This case study shows how Cumbria, Northumberland, Tyne and Wear NHS Foundation Trust developed an approach to 'grow its own' nursing workforce, rather than rely exclusively on recruitment of existing nurses.
What was the problem?
The trust forecast in 2013 it would lose many registered nurses in its mental health and learning disabilities specialties over the next few years, as – in addition to the usual attrition reasons – a significant proportion turned 55 and became eligible to retire.
There were too few newly qualified nurses available to fill the potential gaps the trust had identified by examining the age profile of its workforce. Nor could it support the university fees for putting large numbers of potential internal recruits through nurse training.
What was the solution?
The trust resolved to ‘grow its own’ nursing workforce rather than rely exclusively on external recruitment of existing nurses. This was part of its 2014-19 nursing strategy to keep dedicated members of the trust community engaged and progressing in their careers.
The introduction of the apprenticeship levy enabled staff to enrol on an apprenticeship and attend university to study nursing, using the levy to pay the funding.
The trust developed a scheme with Sunderland University that allowed for a three or four-year apprenticeship, where staff could be released on a part-time supernumerary basis.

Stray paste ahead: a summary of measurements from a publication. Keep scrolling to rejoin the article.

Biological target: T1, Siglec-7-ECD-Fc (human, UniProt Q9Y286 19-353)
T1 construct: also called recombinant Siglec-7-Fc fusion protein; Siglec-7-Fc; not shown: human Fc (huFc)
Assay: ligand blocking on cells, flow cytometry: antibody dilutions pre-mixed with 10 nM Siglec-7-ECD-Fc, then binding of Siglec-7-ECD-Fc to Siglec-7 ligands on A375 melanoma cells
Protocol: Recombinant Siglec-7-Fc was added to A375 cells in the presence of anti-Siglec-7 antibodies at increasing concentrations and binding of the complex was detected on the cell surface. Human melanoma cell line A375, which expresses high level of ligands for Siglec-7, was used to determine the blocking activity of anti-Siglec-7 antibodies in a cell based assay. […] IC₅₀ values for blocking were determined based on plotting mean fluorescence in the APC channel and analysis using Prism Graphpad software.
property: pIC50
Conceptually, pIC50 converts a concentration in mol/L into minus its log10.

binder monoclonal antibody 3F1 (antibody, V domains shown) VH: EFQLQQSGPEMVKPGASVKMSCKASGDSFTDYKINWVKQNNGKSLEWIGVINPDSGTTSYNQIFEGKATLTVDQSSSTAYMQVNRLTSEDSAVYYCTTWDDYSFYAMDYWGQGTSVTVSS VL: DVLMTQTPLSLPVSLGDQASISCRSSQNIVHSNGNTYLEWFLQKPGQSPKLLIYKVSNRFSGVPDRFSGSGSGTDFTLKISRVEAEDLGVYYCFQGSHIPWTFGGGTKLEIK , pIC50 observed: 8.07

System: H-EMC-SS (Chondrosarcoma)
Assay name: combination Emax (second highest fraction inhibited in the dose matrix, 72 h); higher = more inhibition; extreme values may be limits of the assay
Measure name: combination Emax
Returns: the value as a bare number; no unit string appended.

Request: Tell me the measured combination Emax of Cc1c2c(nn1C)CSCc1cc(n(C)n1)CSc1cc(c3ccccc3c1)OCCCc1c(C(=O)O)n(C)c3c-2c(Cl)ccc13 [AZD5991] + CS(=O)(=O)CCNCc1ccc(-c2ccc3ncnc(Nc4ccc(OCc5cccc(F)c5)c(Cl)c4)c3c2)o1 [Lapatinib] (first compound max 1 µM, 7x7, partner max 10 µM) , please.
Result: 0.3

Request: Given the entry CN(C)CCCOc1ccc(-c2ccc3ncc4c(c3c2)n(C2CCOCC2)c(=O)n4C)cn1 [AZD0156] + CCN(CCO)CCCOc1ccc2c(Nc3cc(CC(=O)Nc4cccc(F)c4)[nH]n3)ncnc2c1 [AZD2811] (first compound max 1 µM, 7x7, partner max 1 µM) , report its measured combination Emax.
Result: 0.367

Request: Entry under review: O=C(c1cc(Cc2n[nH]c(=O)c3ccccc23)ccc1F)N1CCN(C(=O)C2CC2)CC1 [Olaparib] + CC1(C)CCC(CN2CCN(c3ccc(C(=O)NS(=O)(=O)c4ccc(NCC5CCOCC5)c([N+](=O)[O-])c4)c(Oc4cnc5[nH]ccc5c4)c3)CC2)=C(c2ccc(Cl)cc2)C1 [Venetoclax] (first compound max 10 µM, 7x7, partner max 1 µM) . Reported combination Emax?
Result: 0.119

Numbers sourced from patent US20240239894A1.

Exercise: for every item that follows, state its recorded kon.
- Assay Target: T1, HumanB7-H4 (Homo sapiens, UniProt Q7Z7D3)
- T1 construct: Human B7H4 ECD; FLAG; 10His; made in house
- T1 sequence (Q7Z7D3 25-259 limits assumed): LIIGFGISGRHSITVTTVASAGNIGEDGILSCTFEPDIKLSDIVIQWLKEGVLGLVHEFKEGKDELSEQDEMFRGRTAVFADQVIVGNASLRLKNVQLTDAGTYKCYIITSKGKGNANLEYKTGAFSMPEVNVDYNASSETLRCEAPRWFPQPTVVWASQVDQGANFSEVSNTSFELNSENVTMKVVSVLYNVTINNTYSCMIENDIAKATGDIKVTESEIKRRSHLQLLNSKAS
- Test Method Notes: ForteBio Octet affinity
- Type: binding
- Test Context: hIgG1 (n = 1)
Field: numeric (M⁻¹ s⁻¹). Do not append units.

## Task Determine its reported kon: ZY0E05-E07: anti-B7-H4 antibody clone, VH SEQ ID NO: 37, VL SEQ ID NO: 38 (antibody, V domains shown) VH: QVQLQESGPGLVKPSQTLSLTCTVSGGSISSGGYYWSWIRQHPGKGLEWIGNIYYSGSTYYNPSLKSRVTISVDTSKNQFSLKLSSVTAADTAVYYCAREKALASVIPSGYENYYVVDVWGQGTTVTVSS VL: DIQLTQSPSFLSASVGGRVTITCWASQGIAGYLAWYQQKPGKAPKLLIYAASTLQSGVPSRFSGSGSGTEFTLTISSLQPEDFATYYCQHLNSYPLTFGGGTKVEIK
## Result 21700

As a result of work from 2014 to equip support staff with National Vocational Qualifications, functional skills and foundation degrees, the trust had over 150 nursing support workers qualified to enter the new nursing apprenticeship.
What were the challenges?
The trust had to work with Sunderland University and other partners to get the course validated by the Nursing and Midwifery Council, which took time.
Seconding trainees for such long periods can be costly. But retention rates for these staff are predicted to be excellent as they are settled in the area, so the cost of investment is offset by savings from not having to replace them.
There were other small but important challenges: for example, many staff did not have access to the ward computer, so the trust invested in laptops for those completing the apprenticeship to ensure they could uphold their academic commitments.
What were the results?
By June 2019 the trust was six months into the first cohort, with no dropouts. This is significant: national data shows the first six months at university are when most dropouts occur. The second cohort is now underway.
The apprenticeship has resulted in an improved retention package that develops staff who have been with the trust for some time. It shows that the trust values them and is willing to support them, while meeting workforce needs and providing a supply of registered nurses to meet clinical need.
To find out more, understand their lessons learnt and next steps visit https://improvement.nhs.uk/res... or read the attachments.
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